It was quiet for a few months now. However on Friday night Japan’s Sakurajima volcano erupted beautiful orange molten lava and ash. Stunning visuals of the volcanic eruption show an orange burst near the summit with lightning-like flashes and grey smoke.
— BBC News (World) (@BBCWorld) February 5, 2016
NY Daily reveals that yesterday’s eruption was average compared to Sakurajima’s past ones. The volcano is known to be more dramatic with its lava outbreaks. It has produced over a hundred eruptions per year over the last half century. Its last major eruption was in September.
Kazuhiro Ishihara, volcanologist from the Kyoto University explained that rocks emitted by the crater were expected to fall within the 2-kms (1.2-mile) zone (from the crater). “Smoke and ash rose 2 kms (1.2 miles) into the air. This was about half the height measured in 2013 in one of the mountain’s biggest explosions in recent years,” he said. “I don’t think there will be any serious impact from the explosion. But of course we must keep monitoring the volcanic activity,” he added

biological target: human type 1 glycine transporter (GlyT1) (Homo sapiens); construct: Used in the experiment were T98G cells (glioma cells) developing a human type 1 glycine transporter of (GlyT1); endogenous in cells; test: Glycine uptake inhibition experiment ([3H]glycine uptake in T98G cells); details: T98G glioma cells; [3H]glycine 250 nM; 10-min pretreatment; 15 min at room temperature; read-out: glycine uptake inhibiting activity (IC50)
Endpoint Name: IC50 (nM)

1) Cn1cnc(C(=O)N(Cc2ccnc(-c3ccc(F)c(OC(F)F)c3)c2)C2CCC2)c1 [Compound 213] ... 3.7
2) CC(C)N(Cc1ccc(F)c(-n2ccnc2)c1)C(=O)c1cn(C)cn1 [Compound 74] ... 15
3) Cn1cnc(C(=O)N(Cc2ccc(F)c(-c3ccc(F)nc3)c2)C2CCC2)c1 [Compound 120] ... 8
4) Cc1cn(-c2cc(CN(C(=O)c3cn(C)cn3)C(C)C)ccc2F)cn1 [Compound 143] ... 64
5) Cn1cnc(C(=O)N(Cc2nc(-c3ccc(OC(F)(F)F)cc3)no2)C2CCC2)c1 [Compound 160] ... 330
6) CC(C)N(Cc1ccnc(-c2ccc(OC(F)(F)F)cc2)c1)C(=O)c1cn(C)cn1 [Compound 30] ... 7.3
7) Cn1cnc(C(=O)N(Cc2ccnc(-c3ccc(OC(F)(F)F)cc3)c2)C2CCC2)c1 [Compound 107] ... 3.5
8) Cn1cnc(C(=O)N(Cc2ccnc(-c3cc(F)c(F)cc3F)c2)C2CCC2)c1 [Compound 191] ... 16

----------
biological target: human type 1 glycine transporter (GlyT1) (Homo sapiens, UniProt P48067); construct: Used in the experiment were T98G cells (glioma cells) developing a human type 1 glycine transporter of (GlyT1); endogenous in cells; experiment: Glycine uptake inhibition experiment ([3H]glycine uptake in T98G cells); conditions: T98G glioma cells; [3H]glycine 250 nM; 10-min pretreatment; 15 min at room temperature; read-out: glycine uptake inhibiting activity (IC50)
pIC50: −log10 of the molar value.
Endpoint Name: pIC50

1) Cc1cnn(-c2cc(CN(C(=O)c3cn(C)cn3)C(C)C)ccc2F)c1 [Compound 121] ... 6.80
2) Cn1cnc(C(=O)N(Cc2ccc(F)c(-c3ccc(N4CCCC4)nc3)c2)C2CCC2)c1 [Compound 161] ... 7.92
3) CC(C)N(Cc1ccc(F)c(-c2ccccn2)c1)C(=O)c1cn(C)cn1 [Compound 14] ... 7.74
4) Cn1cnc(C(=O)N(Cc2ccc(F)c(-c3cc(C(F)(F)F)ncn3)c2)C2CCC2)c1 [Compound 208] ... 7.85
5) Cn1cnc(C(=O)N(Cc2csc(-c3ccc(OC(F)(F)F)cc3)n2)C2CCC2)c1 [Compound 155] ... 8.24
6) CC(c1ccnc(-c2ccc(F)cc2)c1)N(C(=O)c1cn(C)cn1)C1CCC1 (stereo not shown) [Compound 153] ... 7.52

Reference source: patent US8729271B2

The Independent reports that though there are no known causalities, Japan Meteorological Agency has banned entry to the Sakurajima area. The agency has also expanded the existing no-go zone around the crater to a 1.2-mile radius. The agency is of the opinion that the latest explosion is a renewal of the eruptive period that had waned in September last year reveals Wired.com.
BREAKING: NHK reports volcanic eruption in southern Japan on Kagoshima's Sakurajima around 6:55 p.m. JST. pic.twitter.com/PM3DBbIRet
— The Japan Times (@japantimes) February 5, 2016
One of the reasons for this (banned entry) could also be a fact that Mt. Sakurajima is just 30 miles from the Sendai nuclear power station. Kyushu Electric Power runs the nuclear power station. The company has mentioned that Friday’s eruption has not affected the plant or its operations so far.
Experts believe that Japan lies above the “Ring of Fire.” It is an arc of volcanoes and fault lines in the Pacific Basin and has more than 100 volcanoes.